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Love makes you delusional

But that's actually a good thing!

By Glamour Magazine Mar 6, 2013 7:21PM
By Gena Kaufman

It’s a big pile of duh that trust is important in a relationship, but a new study shows it may be important in a way you might not have thought. Trust makes you kind of delusional, and it turns out, that’s great for your relationship.

Photo: Love makes you delusional / Valentin Casarsa/Getty ImagesBeing delusional doesn’t sound particularly healthy, but in this case it is. It essentially causes people to forget the bad times in a relationship. Here’s how the mental shift works: Students in relationships were asked to report their partner’s screw-ups over a course of six months, like not being supportive or forgetting to make Valentine’s plans (whoops!), rating them for severity and forgiveness and then re-evaluating their feelings at a later check-in.

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Participants who reported high levels of trust and commitment tended to forget their anger about their partner’s transgressions over time, with memories getting rosier, but the opposite happened for those who didn’t trust their significant other.

And rather than be concerned that being too trusting might make you willing to accept bad behavior, researchers say it’s very healthy because it signals that despite a problem, you feel confident enough in your relationship to depend on a partner and trust him to look out for your interests. For those who didn’t trust, feeling angrier than before about the bad behavior was probably a way to protect themselves from hurt by distancing themselves.

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The average age of participants was 18, but researchers expect the same results from older adults. And it does make sense, right? Inevitably, we all screw up and do crappy things to the people we love, so if we weren't able to conveniently forget it, no relationship would survive.

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Photo: Love makes you delusional / Valentin Casarsa/Getty Images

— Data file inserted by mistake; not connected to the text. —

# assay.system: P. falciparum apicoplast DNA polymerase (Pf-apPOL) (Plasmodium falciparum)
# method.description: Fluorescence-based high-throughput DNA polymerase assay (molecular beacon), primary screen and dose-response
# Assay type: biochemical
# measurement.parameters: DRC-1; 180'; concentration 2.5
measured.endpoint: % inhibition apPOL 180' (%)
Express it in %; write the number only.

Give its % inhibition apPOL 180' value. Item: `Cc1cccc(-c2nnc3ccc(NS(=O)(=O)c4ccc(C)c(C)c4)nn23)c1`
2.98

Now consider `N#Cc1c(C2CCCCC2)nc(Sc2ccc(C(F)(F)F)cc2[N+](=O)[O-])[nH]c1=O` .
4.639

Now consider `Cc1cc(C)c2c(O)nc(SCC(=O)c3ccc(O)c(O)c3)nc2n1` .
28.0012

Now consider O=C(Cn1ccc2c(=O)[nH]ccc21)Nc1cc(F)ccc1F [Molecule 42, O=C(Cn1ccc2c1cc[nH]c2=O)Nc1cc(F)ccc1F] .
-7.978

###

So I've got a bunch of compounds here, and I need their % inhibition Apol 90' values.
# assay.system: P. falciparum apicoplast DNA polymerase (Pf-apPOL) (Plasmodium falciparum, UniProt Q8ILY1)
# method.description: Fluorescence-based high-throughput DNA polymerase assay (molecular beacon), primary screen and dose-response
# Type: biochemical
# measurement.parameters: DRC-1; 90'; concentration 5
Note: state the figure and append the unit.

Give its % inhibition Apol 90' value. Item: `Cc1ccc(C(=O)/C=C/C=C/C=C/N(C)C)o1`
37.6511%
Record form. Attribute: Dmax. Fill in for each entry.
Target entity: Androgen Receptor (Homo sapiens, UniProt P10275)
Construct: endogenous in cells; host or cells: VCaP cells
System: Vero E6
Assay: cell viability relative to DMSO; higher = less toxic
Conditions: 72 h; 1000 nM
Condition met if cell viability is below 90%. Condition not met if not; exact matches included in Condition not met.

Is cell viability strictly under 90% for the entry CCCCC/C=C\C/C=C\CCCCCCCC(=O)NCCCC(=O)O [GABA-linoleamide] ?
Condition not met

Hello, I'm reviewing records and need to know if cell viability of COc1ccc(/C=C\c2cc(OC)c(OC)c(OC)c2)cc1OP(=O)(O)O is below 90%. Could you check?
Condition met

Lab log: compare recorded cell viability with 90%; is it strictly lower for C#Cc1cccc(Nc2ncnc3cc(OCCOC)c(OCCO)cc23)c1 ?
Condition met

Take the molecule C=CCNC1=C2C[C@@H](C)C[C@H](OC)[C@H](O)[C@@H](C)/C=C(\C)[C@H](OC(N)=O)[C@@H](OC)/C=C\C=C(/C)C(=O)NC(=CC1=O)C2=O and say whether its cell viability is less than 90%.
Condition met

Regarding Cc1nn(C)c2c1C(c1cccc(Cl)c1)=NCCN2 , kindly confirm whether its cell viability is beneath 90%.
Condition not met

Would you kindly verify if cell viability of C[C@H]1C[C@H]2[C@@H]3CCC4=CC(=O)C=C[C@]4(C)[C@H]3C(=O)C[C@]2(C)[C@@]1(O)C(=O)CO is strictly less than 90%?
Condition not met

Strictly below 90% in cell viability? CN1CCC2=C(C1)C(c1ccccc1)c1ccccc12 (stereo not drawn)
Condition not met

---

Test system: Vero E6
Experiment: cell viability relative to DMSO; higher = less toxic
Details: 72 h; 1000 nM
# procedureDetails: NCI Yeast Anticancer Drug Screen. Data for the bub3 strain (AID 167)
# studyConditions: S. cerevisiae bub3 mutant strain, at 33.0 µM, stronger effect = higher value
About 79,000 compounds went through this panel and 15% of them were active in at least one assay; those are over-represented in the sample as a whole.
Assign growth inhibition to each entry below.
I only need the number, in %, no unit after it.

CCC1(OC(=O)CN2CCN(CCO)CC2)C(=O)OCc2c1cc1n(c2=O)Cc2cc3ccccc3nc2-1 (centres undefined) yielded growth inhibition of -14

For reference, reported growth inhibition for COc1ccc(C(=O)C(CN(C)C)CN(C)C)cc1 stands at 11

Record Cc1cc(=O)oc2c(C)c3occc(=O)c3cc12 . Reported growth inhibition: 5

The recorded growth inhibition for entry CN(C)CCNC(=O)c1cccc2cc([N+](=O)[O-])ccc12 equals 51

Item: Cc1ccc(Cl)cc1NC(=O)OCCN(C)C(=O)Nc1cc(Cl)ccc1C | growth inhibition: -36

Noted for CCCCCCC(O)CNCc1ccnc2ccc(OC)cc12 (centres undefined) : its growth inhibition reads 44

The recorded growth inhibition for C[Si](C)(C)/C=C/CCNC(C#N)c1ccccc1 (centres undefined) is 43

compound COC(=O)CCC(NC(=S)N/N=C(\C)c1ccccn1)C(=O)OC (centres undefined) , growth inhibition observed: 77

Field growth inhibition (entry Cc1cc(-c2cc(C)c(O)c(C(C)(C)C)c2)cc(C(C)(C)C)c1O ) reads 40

Mar 8, 2013 8:38PM
"The average age of participants was 18, but researchers expect the same results from older adults."  Why do they think this?  The brain isn't even done growing until you are about 25!
Mar 7, 2013 7:11PM

The Spanish words for boyfriend and girlfriend are novio and novia. No vio means didn't see, no via means wasn't seeing.  



Mar 7, 2013 6:27PM
No surprise here, I lost count of my delusions when I thought I was in love.
Mar 7, 2013 6:21PM
What a crock this is - if one of the spouses screws over the other one, it's not a matter of "forgetting" or having a "rosier" outlook on the relationship after time, it's learning your lessons about the other person so that you won't have to go through the same thing again. Just because someone screws up one time doesn't mean they won't do it again. It just means they will be more careful about getting caught the next time they do it.  Women are basically the same as men and act out the way they were brought up. If they were brought up in a distrusting home and they realized there was cause to believe the distrust was just, that person will take that as a lesson learned and keep it with them the rest of their lives. Thus, if a woman perceives that it is ok to have affairs as she pleases, she is most likely re-living what she learned while she was growing up. Marriage vows and loyalty won't be important, and her sense of values won't necessarily be based on what she claims to believe in religiously. It's a lot easier to stay out of a relationship than it is to get out of one, for multiple reasons, none of which are related to "love."
Mar 7, 2013 6:11PM
When it comes to trust, forgiving and forgetting, this is the way I have been all of my life with all of my family members.  Not just when in regard to relationships.  Actually, when it comes to relationships, I have done the same thing, but I consider the "negative" much more severe and I will quickly remember "all the bad" if additional negative instances occur. 

Not a great deal of educated study appears to support this article.

Mar 7, 2013 5:50PM
i had a brother-in-law tht was married 5 times, in my mind that qualified him as a tour guide in hell. Yes he had to be delusional, especially after the first one!
Mar 7, 2013 5:49PM

So that's how my husband I have lasted 30 years?  or maybe we have been so darned busy that we don't have time to remember much....probably better to focus on life in general rather than one person so that things good or bad don't get magnified out of porpotion in relation to that one person.  In other words, even if you are married or in a relationship,  you still need to have a life.

Mar 7, 2013 5:38PM
LOL! ..18 years old students...talking about trust...pointless and useless study...
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